### 3.7.163. n-Amazons

modelling: n-Amazons A constraint that can be used for modelling the $n$-Amazons problem. Place $n$ Amazons on an $n$ by $n$ chessboard in such a way that no Amazon attacks another. We say that two columns (respectively two rows) of a chessboard are almost adjacent if and only if the two columns (respectively the two rows) are separated by a single column (respectively a single row). Two Amazons attack each other if at least one of the following conditions holds:

1. They are located on the same column, on the same row or on the same diagonal.

As shown by these conditions, an Amazon combines the movements of a queen and of a knight. Figure 3.7.43 illustrates the movements of an Amazon. The $n$-Amazons problem has no solution when $n$ is smaller than 10.

##### Figure 3.7.43. Illustration of the moves of an Amazon: moves labelled by 1 correspond to queen's moves, while moves labelled by 2 correspond to knight's moves We now show how to model the $n$-Amazons problem with six global constraints. We start from the model that is used for the n-queens problem. We associate to the ${i}^{th}$ column of the chessboard a domain variable ${X}_{i}$ that gives the row number where the corresponding queen is located.

If we combine the constraints of the form $|{X}_{i}-{X}_{i+1}|\ne 2$ $\left(1\le i\le n-1\right)$ with the three $\mathrm{𝚊𝚕𝚕𝚍𝚒𝚏𝚏𝚎𝚛𝚎𝚗𝚝}$ constraints we get the conjunction of constraints ${X}_{i}-{X}_{i+1}\ne 0$ $\wedge$ $|{X}_{i}-{X}_{i+1}|\ne 1$ $\wedge$ $|{X}_{i}-{X}_{i+1}|\ne 2$ $\left(1\le i\le n-1\right)$. This conjunction of three disequalities can be expressed as a single inequality of the form $|{X}_{i}-{X}_{i+1}|>2$ $\left(1\le i\le n-1\right)$. Furthermore all these inequalities can be combined into a single $\mathrm{𝚜𝚖𝚘𝚘𝚝𝚑}$ constraint of the form $\mathrm{𝚜𝚖𝚘𝚘𝚝𝚑}$$\left(n-1,2,〈{X}_{1},{X}_{2},\cdots ,{X}_{n}〉\right)$.Since we enforce for all pairs of consecutive variables ${X}_{i}$, ${X}_{i+1}$ $\left(1\le i\le n-1\right)$ the constraint $|{X}_{i}-{X}_{i+1}|>2$, the name $\mathrm{𝚜𝚖𝚘𝚘𝚝𝚑}$ seems odd. However the name $\mathrm{𝚜𝚖𝚘𝚘𝚝𝚑}$ stands from the situation where the number of inequalities constraints should be minimised. Similarly we get the constraints $|{X}_{2·i+1}-{X}_{2·i+3}|>2$ $\left(0\le i\le ⌊\frac{n-3}{2}⌋\right)$ and $|{X}_{2·i}-{X}_{2·i+2}|>2$ $\left(1\le i\le ⌊\frac{n-2}{2}⌋\right)$. Again we obtain two $\mathrm{𝚜𝚖𝚘𝚘𝚝𝚑}$ constraints of the form $\mathrm{𝚜𝚖𝚘𝚘𝚝𝚑}$$\left(⌊\frac{n-1}{2}⌋,2,〈{X}_{1},{X}_{3},\cdots ,{X}_{n-1+n\mathrm{mod}2}〉\right)$ and $\mathrm{𝚜𝚖𝚘𝚘𝚝𝚑}$$\left(⌊\frac{n-2}{2}⌋,2,〈{X}_{2},{X}_{4},\cdots ,{X}_{n-n\mathrm{mod}2}〉\right)$.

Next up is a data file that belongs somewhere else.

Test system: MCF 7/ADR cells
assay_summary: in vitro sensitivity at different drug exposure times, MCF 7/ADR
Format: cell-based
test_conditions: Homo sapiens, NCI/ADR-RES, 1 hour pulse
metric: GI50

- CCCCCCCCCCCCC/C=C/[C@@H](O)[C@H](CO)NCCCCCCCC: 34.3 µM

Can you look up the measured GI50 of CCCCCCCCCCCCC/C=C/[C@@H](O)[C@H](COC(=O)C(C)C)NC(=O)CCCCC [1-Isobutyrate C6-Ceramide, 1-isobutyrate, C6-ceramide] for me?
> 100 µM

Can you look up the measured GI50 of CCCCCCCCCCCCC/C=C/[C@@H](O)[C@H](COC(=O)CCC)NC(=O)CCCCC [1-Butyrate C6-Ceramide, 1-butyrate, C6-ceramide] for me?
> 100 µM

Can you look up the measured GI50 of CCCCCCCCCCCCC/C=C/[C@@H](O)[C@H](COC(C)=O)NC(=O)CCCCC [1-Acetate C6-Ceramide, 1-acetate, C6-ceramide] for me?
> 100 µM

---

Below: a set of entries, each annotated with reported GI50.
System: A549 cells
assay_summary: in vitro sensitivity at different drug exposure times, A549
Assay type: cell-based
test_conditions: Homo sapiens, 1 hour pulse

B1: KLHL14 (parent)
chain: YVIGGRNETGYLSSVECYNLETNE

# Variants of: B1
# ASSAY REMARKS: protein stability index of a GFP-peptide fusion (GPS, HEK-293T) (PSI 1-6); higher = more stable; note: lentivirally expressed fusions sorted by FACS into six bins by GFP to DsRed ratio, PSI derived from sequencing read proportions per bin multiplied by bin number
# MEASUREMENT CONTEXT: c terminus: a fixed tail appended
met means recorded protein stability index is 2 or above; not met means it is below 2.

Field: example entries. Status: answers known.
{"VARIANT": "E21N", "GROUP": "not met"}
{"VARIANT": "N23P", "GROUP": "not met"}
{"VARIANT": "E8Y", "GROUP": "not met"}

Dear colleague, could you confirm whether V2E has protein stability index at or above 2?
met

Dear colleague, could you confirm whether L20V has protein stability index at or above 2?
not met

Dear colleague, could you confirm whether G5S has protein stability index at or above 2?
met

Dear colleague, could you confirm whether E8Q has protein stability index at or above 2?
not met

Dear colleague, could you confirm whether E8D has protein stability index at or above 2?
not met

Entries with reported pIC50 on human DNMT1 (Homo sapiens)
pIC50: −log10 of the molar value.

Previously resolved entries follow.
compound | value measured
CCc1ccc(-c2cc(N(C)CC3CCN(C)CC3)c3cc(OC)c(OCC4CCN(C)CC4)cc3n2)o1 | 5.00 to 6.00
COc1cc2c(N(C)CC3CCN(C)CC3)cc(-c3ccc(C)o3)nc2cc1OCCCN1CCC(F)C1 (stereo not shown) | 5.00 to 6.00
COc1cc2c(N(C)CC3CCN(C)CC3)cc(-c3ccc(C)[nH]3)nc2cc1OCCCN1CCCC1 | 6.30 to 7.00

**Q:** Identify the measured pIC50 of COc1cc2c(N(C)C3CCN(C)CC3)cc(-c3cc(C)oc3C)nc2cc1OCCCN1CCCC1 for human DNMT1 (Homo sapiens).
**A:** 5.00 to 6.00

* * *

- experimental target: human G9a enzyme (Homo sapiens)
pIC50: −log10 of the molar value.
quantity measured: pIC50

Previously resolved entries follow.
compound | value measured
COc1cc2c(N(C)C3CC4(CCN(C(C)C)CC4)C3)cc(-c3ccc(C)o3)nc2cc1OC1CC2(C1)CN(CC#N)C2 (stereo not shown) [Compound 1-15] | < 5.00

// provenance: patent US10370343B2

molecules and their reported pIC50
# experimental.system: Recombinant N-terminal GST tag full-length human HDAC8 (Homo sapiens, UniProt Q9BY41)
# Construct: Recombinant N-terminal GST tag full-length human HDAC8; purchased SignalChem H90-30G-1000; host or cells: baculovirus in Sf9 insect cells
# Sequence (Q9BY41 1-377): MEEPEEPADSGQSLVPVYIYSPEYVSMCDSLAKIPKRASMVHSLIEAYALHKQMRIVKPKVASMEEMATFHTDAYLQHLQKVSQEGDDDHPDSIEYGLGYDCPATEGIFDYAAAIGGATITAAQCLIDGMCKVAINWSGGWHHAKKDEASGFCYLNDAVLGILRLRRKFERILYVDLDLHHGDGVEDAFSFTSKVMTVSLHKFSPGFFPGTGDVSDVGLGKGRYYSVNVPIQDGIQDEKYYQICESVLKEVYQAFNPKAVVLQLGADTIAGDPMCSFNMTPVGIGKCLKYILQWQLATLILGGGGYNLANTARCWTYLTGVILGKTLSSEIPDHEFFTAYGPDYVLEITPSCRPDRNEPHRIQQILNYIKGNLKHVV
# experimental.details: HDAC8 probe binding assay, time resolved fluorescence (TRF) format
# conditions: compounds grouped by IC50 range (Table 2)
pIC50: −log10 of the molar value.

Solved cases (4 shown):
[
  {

Finally, the $\mathrm{𝚒𝚗𝚟𝚎𝚛𝚜𝚎}$ constraint can also be used as a channelling constraint if we want to create an additional variable for each row. This may be for instance the case if we want to have a heuristics for selecting first the column or the row that has the smallest number of possibilities.

##### Figure 3.7.44. The unique solution to the 10-Amazons problem (modulo symmetries) Figure 3.7.44 shows the unique solution, modulo symmetries, to the $n$-Amazons problem for $n=10$. We have the following conjunction of constraints: